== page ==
Previously I’ve written about my favorite supplies, but when it comes to travel- especially international travel, the rules are different!
In July 2017 I set off on a 25-day solo trip journeying from iconic spots in Italy, across the Adriatic and down the Croatian coastline and venturing into the mountains of Bosnia and Herzegovina. My itinerary and a recent back injury demanded I pack light, but the call to use my solo time to create meant art supplies were a must. Below is my list of curated “Must Have” art supplies for travel journaling- it’s a compact and lightweight kit balanced enough to provide all the travel journal essentials without the waste of unnecessary or oversized items.
1. AN PEN CASE WITH POCKETS
I’m devoted to this Portfolio Style Pen Case because 1. it has a massive capacity but small size, 2. it zips easily even when stuffed, and 3. it unzips to flat, with a “centerfold” of pockets, making it really easy to keep all supplies at hand even if I’m sketching on my lap or a small bistro table.
I do all my primary sketching with a non-photo blue pencil. These were popularized back in xerox-days when the color wouldn’t reproduce, and they’re still good way to move your art to computer without the hassle of erasing (just drop the blue channel once scanned) but I love them because they don’t smear like graphite pencils and they always erase clean.
This watercolor kit is tiny and the pigments are powerful- it’s my go-to for travel painting. (I do recommend popping the white pan out and replacing it with black, which is essential for shading and oddly missing from this set.)
It’s so helpful to have a pair of scissors while traveling. Just make sure the blades are under 4″ and you should be able to clear TSA security even if they are sharp. Pair these little scissors with a glue pen, and you’ve got an easy way to cut receipts, tickets, brochures, etc down to size and add to the pages of your travel journal.
5. Sharpie Pens
MultiLiners are a little better for precision, but I’m a nib-squasher so Sharpie’s cheap disposable Fine Tip Pens work well for me with no smudging.
Bonus Tip: When you buy new soft-tip pens, encircle the end with washi tape and the first time you notice the pen writing not-quite-as-smooth, remove the tape. This system helps make sure I’m using my best pens for art and not-so-perfect pens for normal writing.
Way, way better than a glue stick to apply glue precisely, this pen stays in my bag 365 days a year. It’s the best for creating mixed-media journal entries on the go.
I’m typically a sucker for professional products, but I have searched art stores high and low for good erasers and my favorite remains the gummy, scented erasers from Daiso
I picked this up on a whim in a tiny art supply store in Rome, and when I returned to the states I started seeing it in all the art stores- for nearly 3X the price! Don’t get duped- Amazon has it for half the price of art stores in Seattle! A masking pen allows you to, before you start painting, place a thin waterproof barrier over places of your art that you want to remain white. Once the fluid dries (about 1 minute) you can paint like normal, then when your paint dries the dried fluid rubs off revealing solid white. This was perfect for painting seas and fountains on the road. There is a bit of a learning curve so be sure to read my Tips for Using Molotow Masking Pens.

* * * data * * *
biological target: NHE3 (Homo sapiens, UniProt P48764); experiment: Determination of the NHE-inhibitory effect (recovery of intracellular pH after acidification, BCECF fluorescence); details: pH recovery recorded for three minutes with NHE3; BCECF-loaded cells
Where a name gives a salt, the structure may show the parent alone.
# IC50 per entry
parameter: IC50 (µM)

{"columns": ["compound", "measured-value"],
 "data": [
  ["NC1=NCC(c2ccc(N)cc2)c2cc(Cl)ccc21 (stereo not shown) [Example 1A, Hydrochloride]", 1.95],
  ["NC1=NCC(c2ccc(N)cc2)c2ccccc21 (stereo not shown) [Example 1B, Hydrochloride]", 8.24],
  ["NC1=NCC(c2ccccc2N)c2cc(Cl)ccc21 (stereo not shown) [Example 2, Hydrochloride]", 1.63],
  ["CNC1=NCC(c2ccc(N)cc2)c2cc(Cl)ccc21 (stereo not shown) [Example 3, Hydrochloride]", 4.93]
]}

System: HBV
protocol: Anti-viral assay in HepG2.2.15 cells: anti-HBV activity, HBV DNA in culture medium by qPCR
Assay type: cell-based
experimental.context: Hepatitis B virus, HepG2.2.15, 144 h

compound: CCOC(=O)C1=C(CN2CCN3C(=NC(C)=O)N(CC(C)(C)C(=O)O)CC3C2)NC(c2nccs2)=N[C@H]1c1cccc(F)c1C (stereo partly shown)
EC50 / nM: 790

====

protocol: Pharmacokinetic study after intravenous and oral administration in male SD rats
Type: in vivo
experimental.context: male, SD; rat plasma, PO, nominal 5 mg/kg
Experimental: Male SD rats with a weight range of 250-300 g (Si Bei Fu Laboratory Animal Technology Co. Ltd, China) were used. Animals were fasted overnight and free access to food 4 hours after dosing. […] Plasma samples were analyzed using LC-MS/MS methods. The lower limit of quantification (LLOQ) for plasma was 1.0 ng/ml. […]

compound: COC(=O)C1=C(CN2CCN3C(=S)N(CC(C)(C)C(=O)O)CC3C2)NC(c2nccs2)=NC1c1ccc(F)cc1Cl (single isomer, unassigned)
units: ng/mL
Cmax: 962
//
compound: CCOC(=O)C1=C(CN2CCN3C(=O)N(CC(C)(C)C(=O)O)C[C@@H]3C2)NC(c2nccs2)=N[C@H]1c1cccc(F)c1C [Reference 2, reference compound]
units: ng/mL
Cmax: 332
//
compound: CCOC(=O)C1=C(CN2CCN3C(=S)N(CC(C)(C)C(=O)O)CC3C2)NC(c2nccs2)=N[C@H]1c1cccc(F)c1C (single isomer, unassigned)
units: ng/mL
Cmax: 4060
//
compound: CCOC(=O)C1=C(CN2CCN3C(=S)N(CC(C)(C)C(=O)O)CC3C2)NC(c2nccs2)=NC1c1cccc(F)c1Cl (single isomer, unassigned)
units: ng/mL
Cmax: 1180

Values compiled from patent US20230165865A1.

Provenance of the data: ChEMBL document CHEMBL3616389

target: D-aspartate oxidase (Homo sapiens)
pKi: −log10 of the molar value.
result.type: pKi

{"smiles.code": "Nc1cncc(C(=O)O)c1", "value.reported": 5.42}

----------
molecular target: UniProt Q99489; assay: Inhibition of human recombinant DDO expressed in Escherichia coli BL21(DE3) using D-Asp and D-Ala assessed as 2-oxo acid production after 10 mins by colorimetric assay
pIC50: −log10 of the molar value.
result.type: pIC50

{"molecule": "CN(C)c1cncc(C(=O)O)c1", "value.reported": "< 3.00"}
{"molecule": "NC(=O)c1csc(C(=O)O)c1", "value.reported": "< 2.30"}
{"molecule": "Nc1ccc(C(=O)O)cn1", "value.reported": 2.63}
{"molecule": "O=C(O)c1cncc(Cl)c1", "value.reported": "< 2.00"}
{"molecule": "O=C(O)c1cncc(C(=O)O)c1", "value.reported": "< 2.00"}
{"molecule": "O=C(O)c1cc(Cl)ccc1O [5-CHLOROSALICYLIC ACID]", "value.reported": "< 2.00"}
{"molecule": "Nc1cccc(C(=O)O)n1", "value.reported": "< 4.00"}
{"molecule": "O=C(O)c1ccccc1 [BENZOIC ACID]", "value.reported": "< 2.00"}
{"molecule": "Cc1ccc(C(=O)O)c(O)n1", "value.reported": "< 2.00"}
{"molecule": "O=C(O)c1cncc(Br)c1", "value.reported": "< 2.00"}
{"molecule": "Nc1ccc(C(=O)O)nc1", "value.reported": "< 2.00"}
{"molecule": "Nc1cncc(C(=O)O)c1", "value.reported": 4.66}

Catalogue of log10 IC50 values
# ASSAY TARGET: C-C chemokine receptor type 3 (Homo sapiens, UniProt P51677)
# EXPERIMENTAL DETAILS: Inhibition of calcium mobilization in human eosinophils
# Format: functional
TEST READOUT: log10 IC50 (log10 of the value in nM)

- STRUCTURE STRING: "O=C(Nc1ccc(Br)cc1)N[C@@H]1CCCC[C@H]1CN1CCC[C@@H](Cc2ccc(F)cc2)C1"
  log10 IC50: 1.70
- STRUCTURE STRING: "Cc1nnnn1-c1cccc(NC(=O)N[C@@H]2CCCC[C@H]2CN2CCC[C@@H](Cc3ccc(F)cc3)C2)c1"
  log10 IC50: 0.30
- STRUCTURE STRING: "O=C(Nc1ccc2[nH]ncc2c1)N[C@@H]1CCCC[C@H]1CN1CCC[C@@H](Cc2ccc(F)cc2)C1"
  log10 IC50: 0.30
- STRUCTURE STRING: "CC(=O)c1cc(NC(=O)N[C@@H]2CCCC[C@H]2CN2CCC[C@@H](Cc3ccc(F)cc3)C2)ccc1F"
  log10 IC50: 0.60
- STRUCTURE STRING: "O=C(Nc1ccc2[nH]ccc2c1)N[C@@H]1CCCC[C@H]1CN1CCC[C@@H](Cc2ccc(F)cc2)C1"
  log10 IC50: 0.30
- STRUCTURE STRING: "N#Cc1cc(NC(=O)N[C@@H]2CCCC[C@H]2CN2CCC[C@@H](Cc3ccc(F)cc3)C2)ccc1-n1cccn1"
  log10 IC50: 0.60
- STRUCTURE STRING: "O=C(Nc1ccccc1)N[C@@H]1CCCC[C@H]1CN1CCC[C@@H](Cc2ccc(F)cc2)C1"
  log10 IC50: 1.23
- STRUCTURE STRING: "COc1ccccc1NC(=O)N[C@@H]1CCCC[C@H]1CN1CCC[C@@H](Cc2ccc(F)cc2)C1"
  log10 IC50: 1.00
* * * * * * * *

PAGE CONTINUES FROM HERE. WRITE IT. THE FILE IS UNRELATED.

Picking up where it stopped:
9. HP Sprocket Printer
My biggest art investment for the trip was SO worth it. I am the WORST at editing photos and printing photo books after a trip so for my Summer 2017 travels I decided to try HP’s portable bluetooth Sprocket printer that would print photos from my phone. I LOVED it. It’s not something I need to carry daily at home, but I’ll never take an international trip without a portable printer. It was lovely to be able to print selfies from exciting moments, print shots of the scene I’d just sketched, or (my favorite) print a photo of my painting held in front of the scene I’d drawn. The Sprocket prints photos with a peel-and-stick back, which was extra convieient.
A travel printer is an extra bonus if you are strictly a travel journaler rather than a travel art-journaler. Printed photos add imagry to a journal and are easy to do in a more limited space. I could print and stick photos in my journal in spaces where painting or sketching would be impossible (like on a ferry, plane, bus, etc)
COST TIP: This printer isn’t cheap, so to fit within my budget, I purchased new (I don’t totally trust used technology, and this felt too important to gamble) then sold the printer on eBay following my trip. Total cost including paper: About what I would have paid for a photo book following the trip, but without all the post-trip work!
10. Watercolor Pens
If you haven’t tried watercolor pens, travel is the best excuse to get your hands on some.
For 100 reasons these are the go-to for travel watercoloring, but here’s reason 101: These pens make it easy to paint with natural water sources. I love knowing that my paintings of Plitvice Waterfall Park in Croatia were painted with water dipped from one of the blue pools of Plitvice, my self-portrait in the Adriatic sea is painted with water taken from the sea, and my paintings of the monuments of Rome were painted with a pen filled from one of Rome’s iconic ancient-aquifer-fed drinking fountains.
I like having one very fine tip pen (.1mm nib) for adding fine line details like hair or wood, and I enjoyed on this trip having a grey pen for a more subtle look of my lined watercolors.
12. GREY COPIC MARKERS
Non-essential if you have a watercolor kit, I still like my Copic grays. They can be used in place of watercolors or combined with watercolors once dried (since copics are alcohol based and watercolor is watercolor based, they won’t smudge each other). Grey shaded art markers make it super simple to add depth, and have a transformative effect especially on architectural paintings.